Can a Minor Be Charged with a DUI?
You might assume that if you’re a minor, you cannot be charged with a DUI – but you’d be wrong. In fact, minors (anyone under the age of 21 years) with a BAC of 0.02 percent or more will be arrested and charged with a DUI.
Teen drinking is a serious concern for all parents and lawmakers alike. That is why the BAC limit is lowered for underage drinkers, and those who are minors can still be arrested and serve a sentence (whether in juvenile detention or a treatment center) for drinking and driving.
Teens Drink and Drive – Sometimes More Than Adults
New Mexico has the standard 0.08 percent BAC rule for adults. But if you are under the age of 21, you cannot drive with anything over 0.02 percent.
Drivers between the ages of 18 and 21 face first-time DUI charges, but it is different for those under the age of 18. Technically, if you are under the age of 18, you are legally a minor. Therefore, adult punishments do not always apply.
Jail time is not always required for those under 18, even if convicted of a DUI. However, if you are between the ages of 18 and 21, you can serve time in jail for your DUI conviction.
Teens are likely to drink and drive just because they exhibit less caution when it comes to obeying laws and rules. However, if you are under 18, even if you are not facing a prison sentence, you should know that you have long-term consequences for drinking while underage and driving – some of which can affect you even as an adult.
Zero Tolerance Policies for Underage DUIs
Most states, including New Mexico, have a zero-tolerance policy for drivers under the age of 18 that drink and drive. If you test positive for 0.02 percent or higher, you will be arrested, charged, and convicted of a DUI. However, if you are under 18, you will be tried as a juvenile unless special circumstances apply.
The court most likely will issue a diversion program. This means you can plead out to a charge that is not a DUI, or sometimes you can have the charges dismissed entirely if it is your first offense and no accidents or injuries occurred as a result of your DUI.
However, the judge may still issue time in a juvenile detention center, several hours of community service, and you may owe criminal penalties like fines.
A DUI Can Still Result in a Driver’s License Suspension
When you are underage and arrested for a DUI, you face the same risks as a person over 21 when it comes to their driver’s license. You most likely will encounter a driver’s license suspension, and even when you get your license back, the juvenile court judge may require that you install an Ignition Interlock Device (IID) in order to get your driver’s license back.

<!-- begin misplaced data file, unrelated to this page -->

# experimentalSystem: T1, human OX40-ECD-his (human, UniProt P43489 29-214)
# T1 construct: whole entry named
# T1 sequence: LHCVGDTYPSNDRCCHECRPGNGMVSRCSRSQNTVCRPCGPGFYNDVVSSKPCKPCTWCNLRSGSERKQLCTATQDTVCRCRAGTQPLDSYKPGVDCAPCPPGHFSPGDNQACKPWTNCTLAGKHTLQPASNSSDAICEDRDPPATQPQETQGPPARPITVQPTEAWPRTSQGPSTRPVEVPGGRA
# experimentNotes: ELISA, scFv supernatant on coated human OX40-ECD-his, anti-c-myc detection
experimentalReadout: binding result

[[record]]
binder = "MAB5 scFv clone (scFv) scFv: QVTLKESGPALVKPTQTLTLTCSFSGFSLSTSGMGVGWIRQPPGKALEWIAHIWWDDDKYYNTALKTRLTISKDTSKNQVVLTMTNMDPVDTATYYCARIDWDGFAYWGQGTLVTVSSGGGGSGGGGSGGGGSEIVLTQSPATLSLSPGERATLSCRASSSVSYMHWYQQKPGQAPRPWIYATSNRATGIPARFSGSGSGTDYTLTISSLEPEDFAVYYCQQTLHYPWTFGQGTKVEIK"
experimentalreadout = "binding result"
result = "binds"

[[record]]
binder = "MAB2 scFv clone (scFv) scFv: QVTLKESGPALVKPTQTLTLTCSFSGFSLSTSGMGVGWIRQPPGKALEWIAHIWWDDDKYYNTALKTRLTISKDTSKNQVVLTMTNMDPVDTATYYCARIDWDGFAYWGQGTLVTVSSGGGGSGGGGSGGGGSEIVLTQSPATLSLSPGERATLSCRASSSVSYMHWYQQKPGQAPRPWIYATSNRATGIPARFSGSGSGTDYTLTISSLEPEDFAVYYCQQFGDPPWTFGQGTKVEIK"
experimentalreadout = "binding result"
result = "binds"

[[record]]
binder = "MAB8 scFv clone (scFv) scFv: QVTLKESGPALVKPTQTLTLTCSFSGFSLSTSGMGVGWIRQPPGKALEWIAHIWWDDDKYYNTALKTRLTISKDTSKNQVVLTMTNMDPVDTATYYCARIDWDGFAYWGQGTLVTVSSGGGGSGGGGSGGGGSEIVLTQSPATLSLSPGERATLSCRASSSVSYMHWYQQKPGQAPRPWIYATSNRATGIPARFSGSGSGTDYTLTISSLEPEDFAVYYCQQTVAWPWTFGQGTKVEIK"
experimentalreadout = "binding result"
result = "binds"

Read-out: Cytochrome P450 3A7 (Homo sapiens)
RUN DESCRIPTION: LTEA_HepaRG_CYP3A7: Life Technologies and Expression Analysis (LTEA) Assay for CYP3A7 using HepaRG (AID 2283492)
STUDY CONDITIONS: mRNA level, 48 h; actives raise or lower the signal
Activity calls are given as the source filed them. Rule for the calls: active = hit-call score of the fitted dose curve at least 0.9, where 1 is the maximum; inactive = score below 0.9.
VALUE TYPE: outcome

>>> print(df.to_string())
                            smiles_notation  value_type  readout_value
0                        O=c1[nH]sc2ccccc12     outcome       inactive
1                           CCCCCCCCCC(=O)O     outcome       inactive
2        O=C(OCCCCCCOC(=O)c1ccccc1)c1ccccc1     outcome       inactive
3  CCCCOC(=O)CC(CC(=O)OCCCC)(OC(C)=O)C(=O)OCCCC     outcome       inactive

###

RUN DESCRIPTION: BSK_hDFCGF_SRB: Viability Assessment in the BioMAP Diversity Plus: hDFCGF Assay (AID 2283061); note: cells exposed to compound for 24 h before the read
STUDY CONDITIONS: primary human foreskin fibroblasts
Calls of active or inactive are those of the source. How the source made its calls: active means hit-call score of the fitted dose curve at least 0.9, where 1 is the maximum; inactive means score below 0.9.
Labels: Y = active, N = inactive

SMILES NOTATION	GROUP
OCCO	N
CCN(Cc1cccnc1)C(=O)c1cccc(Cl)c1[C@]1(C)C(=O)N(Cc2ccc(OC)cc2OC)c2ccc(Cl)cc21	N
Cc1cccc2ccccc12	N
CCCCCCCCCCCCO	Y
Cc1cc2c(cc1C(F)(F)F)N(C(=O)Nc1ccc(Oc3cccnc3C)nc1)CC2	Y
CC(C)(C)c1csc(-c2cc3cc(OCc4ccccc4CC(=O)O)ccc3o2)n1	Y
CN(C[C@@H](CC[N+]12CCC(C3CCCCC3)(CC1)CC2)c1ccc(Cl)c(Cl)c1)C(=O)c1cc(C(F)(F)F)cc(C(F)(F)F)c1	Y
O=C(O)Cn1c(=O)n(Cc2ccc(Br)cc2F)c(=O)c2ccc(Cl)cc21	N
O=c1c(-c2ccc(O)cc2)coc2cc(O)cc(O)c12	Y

You Might Be Tried as an Adult
The court has also assigned adult penalties to juvenile offenders. While you assume that a DUI is nothing more than a misdemeanor (thus, nothing to worry about), the judge may feel you deserve to be tried as an adult. This is especially true if you are close to the age of 18 or other circumstances apply, such as:
- Extensive Property Damage Occurred – If you drove recklessly and caused property damage to other vehicles, buildings, or even government property, you may be ordered to pay restitution to the party who lost those items. Likewise, the judge may charge you with adult criminal charges, such as reckless endangerment.
- Injuries or Death Occurred – If you were drinking and driving as a teen, but you also caused a catastrophic accident that led to serious injuries or a fatality, you could be charged with aggravated DUI and vehicular manslaughter. The court does not tolerate teens injuring or taking lives, and they may choose to try you as an adult to prove such.
- Your BAC Was Incredibly High – You can be arrested with anything over 0.02 percent. But if your BAC is even higher, such as over 0.08 percent or at the aggravated DWI range of 0.16 percent, the court might decide that juvenile court punishments are not enough.
Rehabilitation Is Most Likely
Instead of jail time, you may serve a few days in a juvenile detention center. However, it is most likely that you will be assigned rehabilitation instead. If you have a history of drinking or drug abuse, the court might order rehabilitation in an inpatient or outpatient clinic to hopefully resolve your addictions so that you do not commit another DUI in your teens or adult years.
The Long-Term Consequences
As a teen, you may think there are no consequences, or you might assume that your juvenile criminal record is sealed anyway – so where is the risk? If the court chooses to try you as an adult, you could have a permanent criminal record follow you around before you even are a legal adult. Also, losing your driver’s license may affect your ability to participate in sports in school, get to and from any job you might have, and affect you from getting a job.
If you are planning to intern over the summer or you want to take on a summer job for extra money, having no driver’s license will make that difficult as well.
Hire an Attorney with Experience Handling Juvenile DUI Cases
If your juvenile has been arrested for a DUI, do not wait to contact an attorney. The faster you have legal representation, the better the outcome might be. An attorney can work for a solution with the prosecution that may eliminate detention time and possibly include a lower charge so that your child starts their adult life without a criminal record.